Traceless to build factory in south Hamburg

20 March 2024
Site of first factory finalized – marks another milestone for bio-economy start-up and second-prize winner of 2021 Future Hamburg Award

Traceless has selected a site in Grossmoorbogen in Hamburg-Harburg to produce its plant-based substitute for plastic. To this end, the bio-economy start-up is taking over a building previously owned by the Backhaus Wedemann. Emphasis is on saving the existing building materials and resources. The decision is a milestone for founders Anne Lamp and Johanna Baare. Traceless came second in the 2021 Future Hamburg Award with its innovative and sustainable concept. The company has also received millions in funds from the German Ministry for the Environment. The new factory is due to go into operation and launch on the market by 2025.

Plastic alternative production in Harburg

The site chosen is a stroke of luck, said Lamp adding: "We are delighted that we can now build our first large factory in Hamburg. This is where we founded Traceless and took our first steps out of the scientific field." The takeover of the building from the Wedemann bakery indicates the company's commitment to sustainable business practices and resource-saving production. Traceless will provide provide fresh impetus for a green, bio-based industry in Hamburg, Lamp added. The company is planning a production volume of several thousand tonnes per annum from 2025. Initial purchase agreements with European companies should allow Traceless to launch on the market in the same year.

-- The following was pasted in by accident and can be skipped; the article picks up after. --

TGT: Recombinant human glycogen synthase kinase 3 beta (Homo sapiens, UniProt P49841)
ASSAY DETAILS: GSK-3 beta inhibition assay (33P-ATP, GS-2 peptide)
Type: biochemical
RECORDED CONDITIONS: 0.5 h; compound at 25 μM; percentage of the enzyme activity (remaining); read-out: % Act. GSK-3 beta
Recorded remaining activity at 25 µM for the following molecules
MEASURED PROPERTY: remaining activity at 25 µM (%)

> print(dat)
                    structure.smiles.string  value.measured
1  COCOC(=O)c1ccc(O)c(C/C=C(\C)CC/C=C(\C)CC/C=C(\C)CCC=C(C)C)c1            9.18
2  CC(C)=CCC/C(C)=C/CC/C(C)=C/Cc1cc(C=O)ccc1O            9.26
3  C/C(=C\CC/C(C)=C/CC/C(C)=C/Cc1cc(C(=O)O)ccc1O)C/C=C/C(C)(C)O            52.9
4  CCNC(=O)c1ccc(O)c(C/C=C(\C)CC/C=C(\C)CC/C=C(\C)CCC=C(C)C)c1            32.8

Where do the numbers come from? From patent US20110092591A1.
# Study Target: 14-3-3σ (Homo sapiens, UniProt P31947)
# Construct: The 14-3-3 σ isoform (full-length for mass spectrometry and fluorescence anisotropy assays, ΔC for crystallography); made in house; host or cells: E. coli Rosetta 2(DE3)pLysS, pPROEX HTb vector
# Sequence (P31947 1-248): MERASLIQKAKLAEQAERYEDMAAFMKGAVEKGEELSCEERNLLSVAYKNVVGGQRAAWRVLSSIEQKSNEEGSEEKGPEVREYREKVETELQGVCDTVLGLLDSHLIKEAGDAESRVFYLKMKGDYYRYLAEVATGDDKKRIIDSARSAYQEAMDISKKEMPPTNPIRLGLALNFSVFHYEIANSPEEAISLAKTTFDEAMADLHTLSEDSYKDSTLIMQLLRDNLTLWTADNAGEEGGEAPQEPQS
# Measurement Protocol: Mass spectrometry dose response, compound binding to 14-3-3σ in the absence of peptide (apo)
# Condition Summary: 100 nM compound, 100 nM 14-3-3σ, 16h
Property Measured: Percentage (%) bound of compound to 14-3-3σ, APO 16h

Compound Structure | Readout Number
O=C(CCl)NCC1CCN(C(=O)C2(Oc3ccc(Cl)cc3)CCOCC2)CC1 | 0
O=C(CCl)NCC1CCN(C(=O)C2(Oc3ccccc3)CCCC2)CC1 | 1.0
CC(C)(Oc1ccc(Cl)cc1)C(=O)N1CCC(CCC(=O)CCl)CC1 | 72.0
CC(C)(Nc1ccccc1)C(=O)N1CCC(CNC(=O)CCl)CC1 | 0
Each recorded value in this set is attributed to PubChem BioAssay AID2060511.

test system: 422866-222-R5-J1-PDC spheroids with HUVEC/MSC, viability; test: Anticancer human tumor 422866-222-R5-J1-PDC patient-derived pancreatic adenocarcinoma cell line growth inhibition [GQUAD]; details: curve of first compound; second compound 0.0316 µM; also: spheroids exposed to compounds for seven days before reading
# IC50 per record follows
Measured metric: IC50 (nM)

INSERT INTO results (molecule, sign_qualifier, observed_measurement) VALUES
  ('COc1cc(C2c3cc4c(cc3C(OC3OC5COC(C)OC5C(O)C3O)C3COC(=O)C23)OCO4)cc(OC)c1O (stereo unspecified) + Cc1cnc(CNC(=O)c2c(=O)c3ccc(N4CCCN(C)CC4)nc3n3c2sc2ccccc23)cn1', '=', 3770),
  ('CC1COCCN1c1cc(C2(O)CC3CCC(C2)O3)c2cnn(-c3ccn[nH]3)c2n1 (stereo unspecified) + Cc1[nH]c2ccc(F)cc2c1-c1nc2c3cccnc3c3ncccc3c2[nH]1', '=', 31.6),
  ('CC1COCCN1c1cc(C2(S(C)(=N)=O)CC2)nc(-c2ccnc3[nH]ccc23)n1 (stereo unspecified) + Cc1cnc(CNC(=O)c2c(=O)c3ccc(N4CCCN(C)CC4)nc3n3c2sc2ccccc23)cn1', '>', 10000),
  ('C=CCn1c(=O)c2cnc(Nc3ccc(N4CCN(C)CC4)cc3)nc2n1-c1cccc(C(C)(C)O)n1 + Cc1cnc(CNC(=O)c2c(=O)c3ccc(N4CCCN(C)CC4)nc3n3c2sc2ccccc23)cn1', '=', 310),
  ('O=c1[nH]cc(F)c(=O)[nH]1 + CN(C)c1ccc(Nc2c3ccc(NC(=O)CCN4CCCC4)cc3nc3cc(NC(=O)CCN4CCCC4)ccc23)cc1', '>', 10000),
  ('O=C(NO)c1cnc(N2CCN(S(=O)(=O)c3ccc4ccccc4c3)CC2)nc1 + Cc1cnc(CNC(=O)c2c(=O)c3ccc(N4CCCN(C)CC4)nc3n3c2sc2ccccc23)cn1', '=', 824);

Traceless advancing sustainable shipping packaging 

Traceless‘ production of a substitute for plastic from plant-based agricultural waste sets a milestone for sustainable and environment-friendly production. The company’s factory in Harburg should bolster the local economy, cut down on plastic pollution and advance bio-based industry across Germany. In 2021, the Otto Group become the start-up’s pilot customer. Since then, Traceless has helped the Hamburg-based mail-order company to come up with environment-friendlier packaging. And two years ago, the Otto Group packed around half of its goods in an alternative to plastic, supplied by Wildplastic, and broke the 100 per cent mark in early 2024. 


Sources and further information

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